Last chapter of the series dedicated to ducted cabinets and what are the important things to know about them when setting up an animal facility.

If the exhaust system malfunctions, does the user understand its impact on the Biosafety Cabinet (BSC) ability to maintain personnel and environmental protection, i.e. containment?

For a Type A Biosafety Cabinet fitted with a properly designed canopy connection, reduction or elimination of the exhausted air should not significantly affect the airflow patterns within the Biosafety Cabinet. Personnel and product protection of the Biosafety Cabinet will remain unchanged; however, chemical vapors generated in the Biosafety Cabinet will be exhausted into the laboratory via the openings or slots in the exhaust canopy.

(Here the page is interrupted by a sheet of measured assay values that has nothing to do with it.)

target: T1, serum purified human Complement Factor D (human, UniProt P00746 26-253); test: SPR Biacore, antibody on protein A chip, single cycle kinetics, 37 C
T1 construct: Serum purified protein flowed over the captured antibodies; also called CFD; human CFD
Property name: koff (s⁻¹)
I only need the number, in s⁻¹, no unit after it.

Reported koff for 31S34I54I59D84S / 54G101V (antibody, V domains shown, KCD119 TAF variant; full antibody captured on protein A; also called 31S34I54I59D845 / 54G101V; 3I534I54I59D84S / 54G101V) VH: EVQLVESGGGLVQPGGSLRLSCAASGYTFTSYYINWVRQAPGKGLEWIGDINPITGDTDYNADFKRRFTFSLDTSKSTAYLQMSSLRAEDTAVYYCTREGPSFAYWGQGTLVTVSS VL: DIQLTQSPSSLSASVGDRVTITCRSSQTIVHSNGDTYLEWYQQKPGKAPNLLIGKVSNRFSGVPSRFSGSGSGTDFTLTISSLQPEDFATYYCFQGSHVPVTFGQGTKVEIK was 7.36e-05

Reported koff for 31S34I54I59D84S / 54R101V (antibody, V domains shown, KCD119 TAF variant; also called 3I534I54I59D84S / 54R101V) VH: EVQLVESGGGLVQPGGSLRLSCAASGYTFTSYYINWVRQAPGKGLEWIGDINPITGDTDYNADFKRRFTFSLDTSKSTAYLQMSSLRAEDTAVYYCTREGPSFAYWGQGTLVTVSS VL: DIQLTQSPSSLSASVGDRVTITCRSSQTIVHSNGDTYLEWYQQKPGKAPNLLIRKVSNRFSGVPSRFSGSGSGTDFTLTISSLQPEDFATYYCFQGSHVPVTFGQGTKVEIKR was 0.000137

For a Type B Biosafety Cabinet, a significant loss of exhaust airflow will result in an alarm, turning off the cabinet blower(s). This stops the flow of air into the front of the Biosafety Cabinet (inflow), negating personnel protection, potentially allowing materials in the work area of the Biosafety Cabinet to escape into the laboratory.

Canopy-connected Types A and C1 require a consistent, low static pressure. While a dedicated exhaust system is preferred, they may share a common exhaust system with other exhausted laboratory devices, if properly balanced. Type B Biosafety Cabinets require a higher static pressure that must increase as their exhaust filters load. They must be on a dedicated exhaust system, and not be ganged with other Type B Biosafety Cabinets, or other exhausted laboratory devices requiring a lower static pressure (e.g. fume hoods, canopy-connected BSCs). The exhaust system must minimize excessive lengths and elbows.